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Syllabus for Pilot’s Licence and Pilotage Certificate between Les Escoumins and Montreal

The provisions of the Pilotage Act, the General Pilotage Regulations and the Laurentian Pilotage Authority Regulations set out in details the conditions which have to be met by the candidates to obtain pilot's licences or pilotage certificates. The following applies to candidates who already comply with the provisions of the above-noted Regulations, who have the navigational experience described hereunder and are now ready to submit themselves to pilotage examinations.

The present Syllabus applies only to the candidates who meet the following criterias and whose application has been accepted by the Board of Examiners and the Authority.

Candidates for pilotage certificates:

a) District No. 1.1:

The candidate must have served as master on board ship for at least two years while navigating in the District, be a regular member of the complement of the ship and have effected at least 20 movages including 6 movages between the 1st of December and the 8th of April following.

b) District Nos. 1 and 2:

The candidate must have served for a year as master on board ship or at least three years as a first mate officer while navigating in the appropriate District, and be a regular member of the complement of the ship.

Candidates for pilot's licences in Districts Nos. 1.1, 1 and 2 must have served as master on board ship or as deck watch officer.

1. Chartwork, tides and practical use of radar and other aids

1.1 Knowledge of GPS, DGPS, ECDIS, AIS, RACON RADAR and ARPA: basic principles, use limitations, accuracy and error of the system.

1.2 Demonstrate the practicle knowledge of the tide and current tables, the minimal underkeel clearance at a given time and location in relation to a port of reference and / or a secondary port.

2. Vessel performance in confined and restricted channels, ship handling and anchoring

2.1 A general knowledge of a vessel behaviour in restricted waters due to squat, deep draft, poor stability taking into account the following factors: vessel’s speed, bow cushion, stern suction and shallow water effect.

2.2 Interaction of vessels meeting and overtaking in restricted and confined channels and with a minimum underkeel clearance.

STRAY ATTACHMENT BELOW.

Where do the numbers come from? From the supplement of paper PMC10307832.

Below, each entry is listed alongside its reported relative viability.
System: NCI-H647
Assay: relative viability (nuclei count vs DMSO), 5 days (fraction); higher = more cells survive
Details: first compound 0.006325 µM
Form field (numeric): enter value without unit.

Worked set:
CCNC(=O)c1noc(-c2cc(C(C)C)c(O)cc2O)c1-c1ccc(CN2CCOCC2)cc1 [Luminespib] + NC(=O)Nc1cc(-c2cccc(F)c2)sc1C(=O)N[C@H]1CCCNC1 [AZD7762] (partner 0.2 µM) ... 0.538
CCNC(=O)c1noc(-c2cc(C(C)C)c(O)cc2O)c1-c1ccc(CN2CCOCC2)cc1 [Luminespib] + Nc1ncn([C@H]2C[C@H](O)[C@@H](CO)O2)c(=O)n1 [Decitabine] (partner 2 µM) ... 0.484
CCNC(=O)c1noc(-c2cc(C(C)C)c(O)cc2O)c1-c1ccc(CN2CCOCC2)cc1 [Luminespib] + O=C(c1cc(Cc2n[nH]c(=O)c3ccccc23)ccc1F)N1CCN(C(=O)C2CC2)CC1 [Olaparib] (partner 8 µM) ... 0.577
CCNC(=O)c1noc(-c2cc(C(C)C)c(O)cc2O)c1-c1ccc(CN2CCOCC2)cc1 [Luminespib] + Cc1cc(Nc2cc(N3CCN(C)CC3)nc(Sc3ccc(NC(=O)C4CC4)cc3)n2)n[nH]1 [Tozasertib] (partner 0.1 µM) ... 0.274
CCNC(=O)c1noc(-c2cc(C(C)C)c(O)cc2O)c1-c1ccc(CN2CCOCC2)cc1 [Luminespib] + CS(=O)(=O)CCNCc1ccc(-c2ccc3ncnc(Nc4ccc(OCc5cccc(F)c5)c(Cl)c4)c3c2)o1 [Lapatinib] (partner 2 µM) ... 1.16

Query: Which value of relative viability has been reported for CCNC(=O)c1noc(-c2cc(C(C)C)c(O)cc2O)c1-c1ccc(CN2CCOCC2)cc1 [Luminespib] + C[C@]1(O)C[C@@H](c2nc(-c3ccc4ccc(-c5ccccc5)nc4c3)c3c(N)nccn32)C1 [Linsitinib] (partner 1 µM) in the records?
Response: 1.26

2.3 Consequence of the heel or list on the draft and calculation of the draft increase.

2.4 Vessels stopping and turning distances, factors involved. Method of stopping and turning in confined and restricted channels. Emergency manoeuvres.

2.5 General knowledge of various types of ship propulsion, propellers, advantages and drawbacks of each during manœuvres.

2.6 Knowledge on the use and operation of different types of rudders and various manual, automatic and emergency steering apparatus.

2.7 Practical knowledge on the use of tugs during manoeuvres for berthing and getting under way. Types of propulsion and behavior of tows.

3. Meteorology and winter navigation

3.1 Procedure to follow when navigating in ice alone or in convoy.

3.2 Practical knowledge of ice movement in a pilotage district.

3.3 General knowledge of Canadian Coast-Guard TP 5064O “Navigation in Ice in Canadian Waters”

3.4 Notions of meteorology relating to a pilotage district for each season and knowledge of its micro-climates.

4. Legislations, regulations and publications

4.1 Pilotage Act - Chapter P-14.

4.2 General Pilotage Regulations - Chapter 1263.

4.3 Laurentian Pilotage Authority Regulations - Chapter 1268.

4.4 Laurentian Pilotage Authority Tariff Regulations.

4.5 Collision Regulations - Chapter 1416.

4.6 Aids to Navigation Protection Regulations - Chapter 1403.

4.7 Pilot Ladder Regulations - Re: Notices to Mariners, Annual Edition, TP 390E.

4.8 Pilot Ladder Regulations, Item 1-6 and 14 - Re: Notices to Mariners, Annual Edition, TP 390E.

4.9 Regulation 17, Chapter V of the Unternational Convention for the Safety of Life at Sea, 1974 - Re: Notices to Mariners, Annual Edition, TP 390 E.

4.10 Shipping Casualties Reporting Regulations - Chapter 1478.

4.11 Vessel Traffic Services Regulations (Section 562.16, Canada Shipping Act).

4.12 Public harbours regulations and ports Canada regulations.

Note: Except for the Collision Regulations that require a thorough and in?depth knowledge, a candidate must possess at least a general knowledge of the laws and regulations listed above, as to the nature and context to which they may be correctly applied when so required.

5. Local knowledge